British socialist artist Walter Crane

From British daily The Morning Star:

The art of celebration

Thursday 30 April 2009

Keith Flett

Walter Crane (1845-1915) was a leading British artist who is perhaps now best remembered for his association with the socialist movement.

He is also directly connected with how we visualise May Day celebrations, as he designed one of the most well-known posters for the first May Day festival in 1895.

May Day poster by Walter Crane

If you are based in northern England or plan to head there over the next few weeks, there is an excellent free exhibition of Crane’s work at the Whitworth Art Gallery in Manchester.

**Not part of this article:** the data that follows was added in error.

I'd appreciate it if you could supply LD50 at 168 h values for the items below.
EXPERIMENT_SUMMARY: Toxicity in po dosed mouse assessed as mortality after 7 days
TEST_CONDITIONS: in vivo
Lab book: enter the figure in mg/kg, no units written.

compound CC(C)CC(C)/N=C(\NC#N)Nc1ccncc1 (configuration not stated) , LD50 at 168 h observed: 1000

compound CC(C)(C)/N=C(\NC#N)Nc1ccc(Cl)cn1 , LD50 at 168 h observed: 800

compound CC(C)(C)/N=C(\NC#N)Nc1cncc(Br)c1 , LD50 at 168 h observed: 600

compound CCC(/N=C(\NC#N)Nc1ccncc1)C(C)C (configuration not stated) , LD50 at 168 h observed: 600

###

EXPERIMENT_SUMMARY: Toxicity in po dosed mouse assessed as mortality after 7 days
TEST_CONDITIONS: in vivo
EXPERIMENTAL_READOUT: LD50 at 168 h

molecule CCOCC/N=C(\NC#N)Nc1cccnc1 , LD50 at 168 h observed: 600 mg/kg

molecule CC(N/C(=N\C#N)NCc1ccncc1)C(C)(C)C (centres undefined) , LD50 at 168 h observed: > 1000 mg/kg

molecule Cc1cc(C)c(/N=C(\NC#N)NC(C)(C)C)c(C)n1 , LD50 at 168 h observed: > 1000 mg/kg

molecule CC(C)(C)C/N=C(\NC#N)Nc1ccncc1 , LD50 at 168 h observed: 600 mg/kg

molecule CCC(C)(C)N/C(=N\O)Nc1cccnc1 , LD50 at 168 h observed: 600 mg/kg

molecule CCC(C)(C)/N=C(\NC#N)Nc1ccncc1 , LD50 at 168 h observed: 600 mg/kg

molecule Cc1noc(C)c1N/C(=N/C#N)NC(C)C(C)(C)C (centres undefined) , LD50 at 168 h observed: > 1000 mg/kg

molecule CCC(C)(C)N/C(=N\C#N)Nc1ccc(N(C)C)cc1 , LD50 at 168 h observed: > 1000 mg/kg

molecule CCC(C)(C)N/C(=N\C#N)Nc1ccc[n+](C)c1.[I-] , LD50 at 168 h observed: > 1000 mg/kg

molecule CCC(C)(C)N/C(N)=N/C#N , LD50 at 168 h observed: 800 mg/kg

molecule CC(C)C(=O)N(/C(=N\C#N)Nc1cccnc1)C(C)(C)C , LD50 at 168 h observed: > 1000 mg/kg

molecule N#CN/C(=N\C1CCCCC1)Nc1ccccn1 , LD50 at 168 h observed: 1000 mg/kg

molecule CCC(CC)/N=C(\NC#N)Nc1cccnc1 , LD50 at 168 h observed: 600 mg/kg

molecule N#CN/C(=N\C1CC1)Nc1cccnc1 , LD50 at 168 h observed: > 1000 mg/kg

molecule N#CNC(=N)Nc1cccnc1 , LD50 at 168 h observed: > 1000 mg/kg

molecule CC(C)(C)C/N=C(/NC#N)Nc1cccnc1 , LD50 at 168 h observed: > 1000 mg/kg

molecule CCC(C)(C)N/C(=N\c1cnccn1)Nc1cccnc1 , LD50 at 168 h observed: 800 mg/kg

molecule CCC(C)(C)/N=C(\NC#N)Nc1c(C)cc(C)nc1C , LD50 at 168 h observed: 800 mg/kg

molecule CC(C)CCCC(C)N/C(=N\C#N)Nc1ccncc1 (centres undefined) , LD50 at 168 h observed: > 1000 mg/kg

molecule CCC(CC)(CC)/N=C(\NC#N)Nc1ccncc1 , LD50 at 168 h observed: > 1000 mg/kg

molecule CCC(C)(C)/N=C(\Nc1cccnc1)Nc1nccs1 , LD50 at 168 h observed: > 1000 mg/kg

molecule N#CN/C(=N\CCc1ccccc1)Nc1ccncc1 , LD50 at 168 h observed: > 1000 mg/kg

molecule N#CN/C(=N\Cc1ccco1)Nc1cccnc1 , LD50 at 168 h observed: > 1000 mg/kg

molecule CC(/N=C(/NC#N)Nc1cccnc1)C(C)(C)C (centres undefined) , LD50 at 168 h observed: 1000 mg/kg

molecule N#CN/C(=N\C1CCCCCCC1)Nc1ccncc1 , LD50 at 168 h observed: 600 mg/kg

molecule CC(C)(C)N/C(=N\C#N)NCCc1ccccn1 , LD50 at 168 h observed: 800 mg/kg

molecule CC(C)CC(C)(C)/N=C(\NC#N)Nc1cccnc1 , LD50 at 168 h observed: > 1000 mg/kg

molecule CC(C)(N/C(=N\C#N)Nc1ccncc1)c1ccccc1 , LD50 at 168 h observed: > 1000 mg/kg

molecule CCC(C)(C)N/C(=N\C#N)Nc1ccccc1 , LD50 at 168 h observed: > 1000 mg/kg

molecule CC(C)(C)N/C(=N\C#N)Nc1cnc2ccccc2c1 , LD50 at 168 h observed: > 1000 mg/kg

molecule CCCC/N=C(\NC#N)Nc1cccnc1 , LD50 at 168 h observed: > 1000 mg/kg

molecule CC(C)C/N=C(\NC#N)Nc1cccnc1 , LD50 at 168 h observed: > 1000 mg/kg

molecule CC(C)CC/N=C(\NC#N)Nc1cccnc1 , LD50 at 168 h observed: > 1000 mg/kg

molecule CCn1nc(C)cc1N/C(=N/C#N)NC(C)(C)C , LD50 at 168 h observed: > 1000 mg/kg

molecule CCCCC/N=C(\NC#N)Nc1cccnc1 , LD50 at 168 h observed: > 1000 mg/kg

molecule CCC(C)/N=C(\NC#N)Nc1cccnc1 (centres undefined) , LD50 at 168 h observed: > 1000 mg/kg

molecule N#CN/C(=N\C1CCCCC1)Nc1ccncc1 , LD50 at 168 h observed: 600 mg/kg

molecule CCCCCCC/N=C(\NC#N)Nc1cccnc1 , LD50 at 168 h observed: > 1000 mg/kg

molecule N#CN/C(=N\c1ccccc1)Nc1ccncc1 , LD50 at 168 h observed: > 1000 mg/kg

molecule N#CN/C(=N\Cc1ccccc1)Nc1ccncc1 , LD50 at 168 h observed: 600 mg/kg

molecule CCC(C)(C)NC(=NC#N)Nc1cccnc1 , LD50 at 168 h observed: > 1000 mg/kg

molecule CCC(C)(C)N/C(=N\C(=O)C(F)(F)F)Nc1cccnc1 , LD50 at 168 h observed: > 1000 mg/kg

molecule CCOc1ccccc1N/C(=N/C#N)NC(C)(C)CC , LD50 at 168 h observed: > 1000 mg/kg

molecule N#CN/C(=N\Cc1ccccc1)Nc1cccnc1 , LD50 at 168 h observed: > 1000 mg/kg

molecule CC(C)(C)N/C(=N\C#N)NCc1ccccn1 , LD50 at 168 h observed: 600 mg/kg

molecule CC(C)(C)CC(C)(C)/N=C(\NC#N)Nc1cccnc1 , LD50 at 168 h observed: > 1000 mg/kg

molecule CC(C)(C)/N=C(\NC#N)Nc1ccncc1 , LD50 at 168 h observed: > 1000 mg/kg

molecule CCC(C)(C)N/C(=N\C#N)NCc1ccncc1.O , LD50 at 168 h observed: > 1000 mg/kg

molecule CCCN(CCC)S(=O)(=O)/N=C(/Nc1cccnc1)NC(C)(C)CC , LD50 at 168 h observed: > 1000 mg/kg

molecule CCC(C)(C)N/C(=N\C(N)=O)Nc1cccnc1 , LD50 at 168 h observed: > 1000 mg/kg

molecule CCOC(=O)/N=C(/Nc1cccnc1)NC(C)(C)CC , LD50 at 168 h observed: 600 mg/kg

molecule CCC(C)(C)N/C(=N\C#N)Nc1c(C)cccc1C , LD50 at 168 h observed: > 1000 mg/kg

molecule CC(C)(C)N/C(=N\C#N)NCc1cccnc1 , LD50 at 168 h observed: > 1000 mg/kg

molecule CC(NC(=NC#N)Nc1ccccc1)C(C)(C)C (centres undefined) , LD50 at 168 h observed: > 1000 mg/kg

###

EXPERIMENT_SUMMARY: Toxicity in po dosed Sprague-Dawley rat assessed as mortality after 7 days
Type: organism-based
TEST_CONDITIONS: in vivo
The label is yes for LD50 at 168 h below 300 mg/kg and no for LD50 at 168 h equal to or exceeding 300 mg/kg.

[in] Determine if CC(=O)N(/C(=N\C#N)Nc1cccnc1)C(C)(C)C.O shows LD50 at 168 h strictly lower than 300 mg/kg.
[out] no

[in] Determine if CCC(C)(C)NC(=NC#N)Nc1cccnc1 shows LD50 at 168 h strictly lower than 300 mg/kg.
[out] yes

The exhibition provides a lot of detail about Crane’s artistic methods and style but also covers a wide range of his political work.

Crane was one of those whose political activism straddled the Chartist years – he was apprenticed to the republican Chartist WJ Linton in the late 1850s – and the development of the Independent Labour Party (ILP) in the 1890s.

He was associated with two giants of the British left, William Morris and Robert Blatchford, and was clearly influenced by both.

The Manchester exhibition displays several pieces of imagery that Crane designed for May Day 1895.

French unions expecting record May Day marches: here.

Marxism in Britain: here.

9 thoughts on “British socialist artist Walter Crane

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